Posted on 08. Jun, 2010 in News

City workers and shoppers will have even better access to lifesaving breast cancer screening with a new BreastScreen clinic to open at the redeveloped David Jones city store.

Premier John Brumby, Health Minister Daniel Andrews and David Jones ambassador Megan Gale today launched the Rose Clinic located on Level 3 of the David Jones Bourke Street women’s store.

Mr Brumby said the Victorian Government was taking action to provide world-class health services with the latest advances in technology for detecting cancer early and saving lives.

“That is why we delivered $10 million to roll out state-of-the-art digital mammography equipment to BreastScreen services across the State, including here at David Jones.”

Mr Brumby said David Jones had worked with St Vincent’s BreastScreen to develop a new screening site for the busy CBD in a bid to increase breast cancer screening participation.

“The service will offer Victorian women who live and work in and around Melbourne with a convenient new location for their two yearly screens,” Mr Brumby said.

“This service will offer free breast screen appointments to more than 7,000 Victorian women each year.”

Mr Brumby said the Victorian Government had significantly increased funding for BreastScreen Victoria from $19 million in 1998-99 to $31.7 million in 2009-10.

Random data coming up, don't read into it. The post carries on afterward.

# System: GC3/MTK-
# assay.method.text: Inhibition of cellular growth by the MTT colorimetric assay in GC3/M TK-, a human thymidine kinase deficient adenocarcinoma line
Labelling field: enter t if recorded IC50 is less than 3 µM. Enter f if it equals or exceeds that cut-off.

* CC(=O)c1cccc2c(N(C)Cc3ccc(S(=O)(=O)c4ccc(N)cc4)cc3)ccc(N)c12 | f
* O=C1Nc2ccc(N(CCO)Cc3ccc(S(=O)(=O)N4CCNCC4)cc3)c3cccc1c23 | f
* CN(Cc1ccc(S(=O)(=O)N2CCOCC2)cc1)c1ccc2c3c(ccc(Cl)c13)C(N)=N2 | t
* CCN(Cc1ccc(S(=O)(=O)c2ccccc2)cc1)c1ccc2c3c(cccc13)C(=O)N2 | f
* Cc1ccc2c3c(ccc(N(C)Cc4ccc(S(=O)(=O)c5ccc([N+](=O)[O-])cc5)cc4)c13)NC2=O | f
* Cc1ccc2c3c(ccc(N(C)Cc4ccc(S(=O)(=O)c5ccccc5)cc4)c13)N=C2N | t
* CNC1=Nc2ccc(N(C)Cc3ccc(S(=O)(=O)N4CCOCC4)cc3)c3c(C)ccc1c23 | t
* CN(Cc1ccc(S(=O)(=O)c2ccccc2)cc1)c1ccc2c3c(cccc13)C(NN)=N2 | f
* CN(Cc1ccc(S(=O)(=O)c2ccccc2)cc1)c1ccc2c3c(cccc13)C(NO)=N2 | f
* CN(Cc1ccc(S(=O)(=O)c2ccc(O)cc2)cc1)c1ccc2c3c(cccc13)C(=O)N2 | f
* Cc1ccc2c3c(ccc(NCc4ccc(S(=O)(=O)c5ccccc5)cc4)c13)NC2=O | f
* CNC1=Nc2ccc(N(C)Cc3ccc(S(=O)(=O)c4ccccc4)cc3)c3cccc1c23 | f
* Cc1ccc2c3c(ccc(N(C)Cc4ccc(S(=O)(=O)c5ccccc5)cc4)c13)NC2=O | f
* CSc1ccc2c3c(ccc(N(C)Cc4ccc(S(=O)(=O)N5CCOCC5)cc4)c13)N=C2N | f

“Our $150 million Victorian Cancer Action Plan is investing in innovative research, prevention, support and treatment strategies to improve care and save lives,” he said.

“Cancer research and treatment is a high priority for the Victorian Government and our plan aims to increase cancer survival rates for Victorians by a further 10 percent by 2015.

“This plan includes an extra $2.8 million for an additional 20,000 BreastScreen appointments annually for Victorian women.”

BreastScreen Victoria screens more than 190,000 women every year. The program is delivered through eight Screening and Assessment Services located throughout Victoria.

Women aged 50-69 are invited for screening every two years. Women aged 40 to 49 and over 70 years are also welcome to make an appointment for a screening mammogram.

St Vincent’s BreastScreen, who coordinates services in Melbourne’s CBD, screens over 38,000 women every year.

Mr Andrews said breast cancer remains the most common cancer affecting women in Victoria.

“With over 3,000 new cases and 700 deaths annually, breast cancer is the second highest cause of fatal cancer in women,” Mr Andrews said.

“Almost half of invasive breast cancer cases diagnosed each year in Victoria are detected by the BreastScreen Victoria program.

“The five year survival rates of women diagnosed with invasive breast cancer has increased from 74 per cent in 1990 to 87 per cent in 2004.”

Mr Andrews said finding breast cancer early gives the best chance of successful treatment and recovery.

“A BreastScreen appointment every two years is the best way to find breast cancer early,” Mr Andrews said.

“I encourage all women aged 50 to 69 to phone BreastScreen Victoria on 13 20 50 and make an appointment as soon as possible.”  Their website address is:-

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